Business owners and residents voiced opposition to a new transit exchange on Terminal Avenue as the City of Nanaimo looks to firm up redevelopment plans downtown.
Public safety advocates and members of the business community spoke at a rally Sunday, Feb. 12, in the parking lot behind the Queen’s, a potential future location for the downtown transit exchange.
At a city finance meeting this Wednesday, Feb. 15, councillors will be asked to recommend increasing the project budget by $1.4 million for Phase 1 corridor upgrades along Terminal. Re-locating the transit exchange from Front Street to Terminal Avenue was previously studied by the city, and remains in the plans.
“We feel a transit exchange here will unfortunately bring more social disorder,” said rally organizer Kevan Shaw.
He talked about some of the recent crime in the area and said the city, in its decision-making, should resist the lure of partial project funding from other levels of government.
“Our lives, your lives, the people who wait for and ride buses, the businesses, the residents in this area, our lives and our futures are priceless,” he said.
Collen Middleton, spokesperson for the Nanaimo Area Public Safety Association, also brought up the increased crime severity in the city and said he doesn’t think a transit exchange downtown could be designed in a way to mitigate public safety concerns right now.
“Until the province is able to get a handle on the escalating social disorder in the south downtown through judicial policies and mental health and addictions treatment solutions, there’s no justifiable reason to put a downtown exchange at this very spot,” he said. “Until this area feels safe again for all Nanaimo’s residents, this transit exchange will only further concentrate the issues of violence.”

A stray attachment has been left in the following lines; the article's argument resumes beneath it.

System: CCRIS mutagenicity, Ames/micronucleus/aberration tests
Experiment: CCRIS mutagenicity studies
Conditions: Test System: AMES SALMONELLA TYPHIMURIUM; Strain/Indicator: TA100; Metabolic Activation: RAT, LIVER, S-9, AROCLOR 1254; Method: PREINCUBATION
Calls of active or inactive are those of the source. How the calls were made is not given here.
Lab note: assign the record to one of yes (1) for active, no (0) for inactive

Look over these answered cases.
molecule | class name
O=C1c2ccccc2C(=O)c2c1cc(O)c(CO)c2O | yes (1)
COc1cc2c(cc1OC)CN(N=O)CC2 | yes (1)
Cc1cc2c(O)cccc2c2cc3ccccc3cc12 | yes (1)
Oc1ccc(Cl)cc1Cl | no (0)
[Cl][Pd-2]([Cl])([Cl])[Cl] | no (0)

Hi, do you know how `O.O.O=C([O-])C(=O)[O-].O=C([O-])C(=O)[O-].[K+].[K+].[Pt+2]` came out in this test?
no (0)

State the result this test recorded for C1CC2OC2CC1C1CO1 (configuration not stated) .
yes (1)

Jason Flett, manager of the Terminal Bar, has experience working in the social service sector in Nanaimo and said people who are unhoused and can’t access resources tend to be the ones who gather in public spaces like transit exchanges. He said bus shelters have become increasingly unsafe and said transit users don’t feel safe catching the bus at the Front Street exchange and are using other bus stops instead.
“I think all of us are about solutions that work,” Flett said. “We’re not anti-anything, we’re about what’s going to work long-term and what’s going to make us feel safe and what’s going to attract people to come to Nanaimo.”
Jerry Hong, owner of the Queen’s, said Nanaimo needs to fix other problems and pursue other solutions before “jumping the gun” and moving the transit exchange with what he suggested has been insufficient planning.
Dave Lawrence, president of the Victoria Crescent Association, said he never usually feels unsafe downtown, but felt unsafe waiting for a bus at the Front Street transit exchange recently.
“I love the movie Mad Max, but to live it in real life, it is scary,” he said. “You see people walking around with weapons, it’s literally, ‘does that guy have a trident? Yes, he does have a trident. That guy has a baseball bat with nails in it? Yep’ … It’s frightening and I do not want that near our businesses here. Victoria Crescent has dealt with enough over the past couple years. We do not need the bus loop here at all.”
City staff told the News Bulletin this past fall that plans to move the bus exchange to Terminal Avenue would be dependent on co-ordinating plans and funding with the Regional District of Nanaimo and B.C. Transit.